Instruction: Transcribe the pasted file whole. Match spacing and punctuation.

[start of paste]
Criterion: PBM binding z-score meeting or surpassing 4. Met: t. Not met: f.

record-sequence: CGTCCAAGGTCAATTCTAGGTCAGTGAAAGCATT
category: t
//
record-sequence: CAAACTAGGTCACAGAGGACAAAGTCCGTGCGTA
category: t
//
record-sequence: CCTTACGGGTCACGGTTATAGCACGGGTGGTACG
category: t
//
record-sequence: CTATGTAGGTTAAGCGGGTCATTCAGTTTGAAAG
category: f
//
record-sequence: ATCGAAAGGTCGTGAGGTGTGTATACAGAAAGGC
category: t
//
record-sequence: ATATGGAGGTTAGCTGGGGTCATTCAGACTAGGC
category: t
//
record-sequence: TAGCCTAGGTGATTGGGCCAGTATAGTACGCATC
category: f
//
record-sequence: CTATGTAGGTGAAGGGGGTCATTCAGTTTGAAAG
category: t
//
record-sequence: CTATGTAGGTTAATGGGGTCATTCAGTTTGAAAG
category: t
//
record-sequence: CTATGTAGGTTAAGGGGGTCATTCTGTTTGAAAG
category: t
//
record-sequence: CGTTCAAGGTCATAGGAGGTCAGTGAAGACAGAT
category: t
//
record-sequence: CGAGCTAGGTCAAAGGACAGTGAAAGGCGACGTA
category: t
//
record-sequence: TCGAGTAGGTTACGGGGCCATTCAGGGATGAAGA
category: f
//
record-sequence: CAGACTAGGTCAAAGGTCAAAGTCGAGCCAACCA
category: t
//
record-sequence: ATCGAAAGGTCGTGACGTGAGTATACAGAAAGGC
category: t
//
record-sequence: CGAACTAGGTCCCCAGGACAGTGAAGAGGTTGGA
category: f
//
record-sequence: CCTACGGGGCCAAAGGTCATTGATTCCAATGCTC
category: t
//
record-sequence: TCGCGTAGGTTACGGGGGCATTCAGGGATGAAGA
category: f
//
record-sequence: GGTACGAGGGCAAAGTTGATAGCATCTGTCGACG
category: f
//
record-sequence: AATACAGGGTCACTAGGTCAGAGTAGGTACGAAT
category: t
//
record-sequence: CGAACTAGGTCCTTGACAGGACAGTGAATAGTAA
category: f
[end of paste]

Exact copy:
Criterion: PBM binding z-score meeting or surpassing 4. Met: t. Not met: f.

record-sequence: CGTCCAAGGTCAATTCTAGGTCAGTGAAAGCATT
category: t
//
record-sequence: CAAACTAGGTCACAGAGGACAAAGTCCGTGCGTA
category: t
//
record-sequence: CCTTACGGGTCACGGTTATAGCACGGGTGGTACG
category: t
//
record-sequence: CTATGTAGGTTAAGCGGGTCATTCAGTTTGAAAG
category: f
//
record-sequence: ATCGAAAGGTCGTGAGGTGTGTATACAGAAAGGC
category: t
//
record-sequence: ATATGGAGGTTAGCTGGGGTCATTCAGACTAGGC
category: t
//
record-sequence: TAGCCTAGGTGATTGGGCCAGTATAGTACGCATC
category: f
//
record-sequence: CTATGTAGGTGAAGGGGGTCATTCAGTTTGAAAG
category: t
//
record-sequence: CTATGTAGGTTAATGGGGTCATTCAGTTTGAAAG
category: t
//
record-sequence: CTATGTAGGTTAAGGGGGTCATTCTGTTTGAAAG
category: t
//
record-sequence: CGTTCAAGGTCATAGGAGGTCAGTGAAGACAGAT
category: t
//
record-sequence: CGAGCTAGGTCAAAGGACAGTGAAAGGCGACGTA
category: t
//
record-sequence: TCGAGTAGGTTACGGGGCCATTCAGGGATGAAGA
category: f
//
record-sequence: CAGACTAGGTCAAAGGTCAAAGTCGAGCCAACCA
category: t
//
record-sequence: ATCGAAAGGTCGTGACGTGAGTATACAGAAAGGC
category: t
//
record-sequence: CGAACTAGGTCCCCAGGACAGTGAAGAGGTTGGA
category: f
//
record-sequence: CCTACGGGGCCAAAGGTCATTGATTCCAATGCTC
category: t
//
record-sequence: TCGCGTAGGTTACGGGGGCATTCAGGGATGAAGA
category: f
//
record-sequence: GGTACGAGGGCAAAGTTGATAGCATCTGTCGACG
category: f
//
record-sequence: AATACAGGGTCACTAGGTCAGAGTAGGTACGAAT
category: t
//
record-sequence: CGAACTAGGTCCTTGACAGGACAGTGAATAGTAA
category: f